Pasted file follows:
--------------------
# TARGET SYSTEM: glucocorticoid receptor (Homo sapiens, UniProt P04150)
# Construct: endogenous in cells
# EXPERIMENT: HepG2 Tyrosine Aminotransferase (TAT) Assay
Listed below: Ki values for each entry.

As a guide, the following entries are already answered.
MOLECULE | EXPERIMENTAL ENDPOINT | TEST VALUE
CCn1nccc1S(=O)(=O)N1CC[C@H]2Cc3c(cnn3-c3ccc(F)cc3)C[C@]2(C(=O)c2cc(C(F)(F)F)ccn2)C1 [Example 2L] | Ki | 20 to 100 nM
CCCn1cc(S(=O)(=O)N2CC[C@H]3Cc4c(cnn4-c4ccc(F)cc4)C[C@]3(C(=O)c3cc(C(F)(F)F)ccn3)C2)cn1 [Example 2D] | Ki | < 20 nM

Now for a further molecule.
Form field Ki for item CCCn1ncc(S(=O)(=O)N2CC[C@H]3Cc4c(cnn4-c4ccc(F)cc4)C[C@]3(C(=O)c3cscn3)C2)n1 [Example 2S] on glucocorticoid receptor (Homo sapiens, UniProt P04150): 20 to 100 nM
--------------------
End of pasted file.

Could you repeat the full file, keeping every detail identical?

# TARGET SYSTEM: glucocorticoid receptor (Homo sapiens, UniProt P04150)
# Construct: endogenous in cells
# EXPERIMENT: HepG2 Tyrosine Aminotransferase (TAT) Assay
Listed below: Ki values for each entry.

As a guide, the following entries are already answered.
MOLECULE | EXPERIMENTAL ENDPOINT | TEST VALUE
CCn1nccc1S(=O)(=O)N1CC[C@H]2Cc3c(cnn3-c3ccc(F)cc3)C[C@]2(C(=O)c2cc(C(F)(F)F)ccn2)C1 [Example 2L] | Ki | 20 to 100 nM
CCCn1cc(S(=O)(=O)N2CC[C@H]3Cc4c(cnn4-c4ccc(F)cc4)C[C@]3(C(=O)c3cc(C(F)(F)F)ccn3)C2)cn1 [Example 2D] | Ki | < 20 nM

Now for a further molecule.
Form field Ki for item CCCn1ncc(S(=O)(=O)N2CC[C@H]3Cc4c(cnn4-c4ccc(F)cc4)C[C@]3(C(=O)c3cscn3)C2)n1 [Example 2S] on glucocorticoid receptor (Homo sapiens, UniProt P04150): 20 to 100 nM